Genotype prediction of adult type 2 diabetes from adolescence in a multiracial population.

Published

Journal Article

BACKGROUND: Understanding the risk for type 2 diabetes (T2D) early in the life course is important for prevention. Whether genetic information improves prediction models for diabetes from adolescence into adulthood is unknown. METHODS: With the use of data from 1030 participants in the Bogalusa Heart Study aged 12 to 18 followed into middle adulthood, we built Cox models for incident T2D with risk factors assessed in adolescence (demographics, family history, physical examination, and routine biomarkers). Models with and without a 38 single-nucleotide polymorphism diabetes genotype score were compared by C statistics and continuous net reclassification improvement indices. RESULTS: Participant mean (± SD) age at baseline was 14.4 ± 1.6 years, and 32% were black. Ninety (8.7%) participants developed T2D over a mean 26.9 ± 5.0 years of follow-up. Genotype score significantly predicted T2D in all models. Hazard ratios ranged from 1.09 per risk allele (95% confidence interval 1.03-1.15) in the basic demographic model to 1.06 (95% confidence interval 1.00-1.13) in the full model. The addition of genotype score did not improve the discrimination of the full clinical model (C statistic 0.756 without and 0.760 with genotype score). In the full model, genotype score had weak improvement in reclassification (net reclassification improvement index 0.261). CONCLUSIONS: Although a genotype score assessed among white and black adolescents is significantly associated with T2D in adulthood, it does not improve prediction over clinical risk factors. Genetic screening for T2D in its current state is not a useful addition to adolescents' clinical care.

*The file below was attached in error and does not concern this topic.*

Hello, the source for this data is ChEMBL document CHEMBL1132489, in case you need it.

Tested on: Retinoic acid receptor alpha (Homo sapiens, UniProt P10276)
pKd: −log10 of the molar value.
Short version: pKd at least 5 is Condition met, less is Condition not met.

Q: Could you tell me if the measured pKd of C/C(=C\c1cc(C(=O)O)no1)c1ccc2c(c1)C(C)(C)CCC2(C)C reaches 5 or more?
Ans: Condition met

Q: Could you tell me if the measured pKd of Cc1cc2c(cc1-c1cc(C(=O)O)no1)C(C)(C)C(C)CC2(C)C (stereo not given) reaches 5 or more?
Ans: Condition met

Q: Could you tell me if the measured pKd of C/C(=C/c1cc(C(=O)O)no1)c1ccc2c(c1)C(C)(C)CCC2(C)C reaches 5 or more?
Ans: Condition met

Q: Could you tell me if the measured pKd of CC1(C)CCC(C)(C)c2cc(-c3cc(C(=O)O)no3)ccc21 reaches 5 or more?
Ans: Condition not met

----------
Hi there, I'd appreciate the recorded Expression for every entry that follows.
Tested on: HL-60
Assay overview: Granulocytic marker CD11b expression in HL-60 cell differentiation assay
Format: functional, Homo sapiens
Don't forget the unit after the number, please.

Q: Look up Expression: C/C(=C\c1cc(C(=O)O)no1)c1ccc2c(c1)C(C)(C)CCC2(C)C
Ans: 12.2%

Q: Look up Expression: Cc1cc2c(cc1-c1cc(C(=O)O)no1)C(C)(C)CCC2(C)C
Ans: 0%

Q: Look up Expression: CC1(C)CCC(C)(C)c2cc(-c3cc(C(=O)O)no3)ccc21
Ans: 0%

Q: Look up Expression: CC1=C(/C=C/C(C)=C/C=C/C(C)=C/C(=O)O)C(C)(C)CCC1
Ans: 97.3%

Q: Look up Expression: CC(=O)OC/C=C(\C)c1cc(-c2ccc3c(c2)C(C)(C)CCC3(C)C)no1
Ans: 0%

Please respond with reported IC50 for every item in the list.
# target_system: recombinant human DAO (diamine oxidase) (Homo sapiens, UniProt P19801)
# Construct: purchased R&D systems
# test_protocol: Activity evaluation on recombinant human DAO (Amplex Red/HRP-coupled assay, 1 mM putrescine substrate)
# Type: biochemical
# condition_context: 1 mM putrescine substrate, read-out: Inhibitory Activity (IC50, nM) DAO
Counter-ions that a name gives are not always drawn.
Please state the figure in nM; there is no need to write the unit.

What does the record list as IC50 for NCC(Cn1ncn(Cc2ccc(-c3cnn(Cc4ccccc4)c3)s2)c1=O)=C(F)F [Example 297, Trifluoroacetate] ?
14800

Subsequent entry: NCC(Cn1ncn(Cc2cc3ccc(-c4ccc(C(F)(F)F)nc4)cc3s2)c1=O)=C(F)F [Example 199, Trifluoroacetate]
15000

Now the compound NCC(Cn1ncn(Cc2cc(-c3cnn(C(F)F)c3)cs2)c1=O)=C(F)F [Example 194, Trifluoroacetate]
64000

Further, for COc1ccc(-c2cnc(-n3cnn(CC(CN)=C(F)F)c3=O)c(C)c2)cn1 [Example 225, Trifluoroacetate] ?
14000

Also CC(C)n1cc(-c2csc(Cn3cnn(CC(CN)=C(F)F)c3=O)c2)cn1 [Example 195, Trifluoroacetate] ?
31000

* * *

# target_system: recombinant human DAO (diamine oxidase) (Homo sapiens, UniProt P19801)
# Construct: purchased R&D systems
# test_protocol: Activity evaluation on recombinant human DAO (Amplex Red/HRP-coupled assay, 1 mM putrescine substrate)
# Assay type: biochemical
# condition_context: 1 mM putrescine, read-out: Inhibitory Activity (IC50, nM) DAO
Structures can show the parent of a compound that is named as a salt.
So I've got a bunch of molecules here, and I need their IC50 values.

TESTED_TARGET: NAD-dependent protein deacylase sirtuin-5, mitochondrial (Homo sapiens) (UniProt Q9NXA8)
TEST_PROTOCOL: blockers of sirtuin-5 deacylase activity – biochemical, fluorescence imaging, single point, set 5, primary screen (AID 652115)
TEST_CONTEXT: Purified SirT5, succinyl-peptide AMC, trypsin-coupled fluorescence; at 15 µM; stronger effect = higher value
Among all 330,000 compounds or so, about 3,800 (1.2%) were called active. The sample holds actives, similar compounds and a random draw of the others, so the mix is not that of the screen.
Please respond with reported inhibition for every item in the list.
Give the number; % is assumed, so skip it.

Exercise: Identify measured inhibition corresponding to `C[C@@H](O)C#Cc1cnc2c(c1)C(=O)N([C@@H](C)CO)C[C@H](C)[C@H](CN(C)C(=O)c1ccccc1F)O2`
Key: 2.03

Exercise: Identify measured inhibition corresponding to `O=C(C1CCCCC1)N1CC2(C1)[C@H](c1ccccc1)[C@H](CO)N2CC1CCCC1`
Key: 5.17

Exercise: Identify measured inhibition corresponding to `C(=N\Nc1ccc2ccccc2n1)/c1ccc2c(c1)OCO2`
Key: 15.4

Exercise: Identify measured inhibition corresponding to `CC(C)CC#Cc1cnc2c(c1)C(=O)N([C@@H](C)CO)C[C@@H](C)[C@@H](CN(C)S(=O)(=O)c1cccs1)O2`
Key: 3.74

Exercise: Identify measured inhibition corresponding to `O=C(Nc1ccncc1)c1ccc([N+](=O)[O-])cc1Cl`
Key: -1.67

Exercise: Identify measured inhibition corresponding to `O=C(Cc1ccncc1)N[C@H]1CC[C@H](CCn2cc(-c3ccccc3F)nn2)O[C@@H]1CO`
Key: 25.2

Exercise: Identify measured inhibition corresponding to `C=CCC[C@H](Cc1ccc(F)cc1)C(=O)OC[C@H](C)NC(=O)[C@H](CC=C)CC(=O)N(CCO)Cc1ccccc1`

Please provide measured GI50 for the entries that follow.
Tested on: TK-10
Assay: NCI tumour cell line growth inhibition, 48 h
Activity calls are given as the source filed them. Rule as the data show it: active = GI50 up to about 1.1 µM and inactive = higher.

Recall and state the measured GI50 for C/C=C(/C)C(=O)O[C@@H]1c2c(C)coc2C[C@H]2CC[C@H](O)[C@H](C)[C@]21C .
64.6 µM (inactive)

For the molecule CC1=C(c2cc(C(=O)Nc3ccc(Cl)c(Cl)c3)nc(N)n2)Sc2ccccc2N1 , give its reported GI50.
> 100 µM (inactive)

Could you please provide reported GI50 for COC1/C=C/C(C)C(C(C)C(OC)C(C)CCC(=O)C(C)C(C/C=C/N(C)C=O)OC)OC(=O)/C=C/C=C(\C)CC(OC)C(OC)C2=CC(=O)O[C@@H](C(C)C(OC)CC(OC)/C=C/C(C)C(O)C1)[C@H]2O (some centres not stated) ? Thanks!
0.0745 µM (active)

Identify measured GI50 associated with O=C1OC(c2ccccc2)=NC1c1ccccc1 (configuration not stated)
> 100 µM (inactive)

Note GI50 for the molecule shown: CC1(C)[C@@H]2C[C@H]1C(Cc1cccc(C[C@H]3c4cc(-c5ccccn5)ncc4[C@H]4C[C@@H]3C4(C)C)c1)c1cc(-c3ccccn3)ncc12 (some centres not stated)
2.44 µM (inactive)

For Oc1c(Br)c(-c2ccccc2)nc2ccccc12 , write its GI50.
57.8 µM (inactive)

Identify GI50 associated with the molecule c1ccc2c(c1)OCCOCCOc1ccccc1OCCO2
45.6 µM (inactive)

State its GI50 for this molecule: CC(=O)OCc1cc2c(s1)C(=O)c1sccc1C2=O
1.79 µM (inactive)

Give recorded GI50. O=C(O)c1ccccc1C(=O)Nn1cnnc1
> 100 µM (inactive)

Full Text

Duke Authors

Cited Authors

  • Vassy, JL; Dasmahapatra, P; Meigs, JB; Schork, NJ; Magnussen, CG; Chen, W; Raitakari, OT; Pencina, MJ; Jamal, SM; Berenson, GS; Goodman, E

Published Date

  • November 2012

Published In

Volume / Issue

  • 130 / 5

Start / End Page

  • e1235 - e1242

PubMed ID

  • 23071215

Pubmed Central ID

  • 23071215

Electronic International Standard Serial Number (EISSN)

  • 1098-4275

Digital Object Identifier (DOI)

  • 10.1542/peds.2012-1132

Language

  • eng

Conference Location

  • United States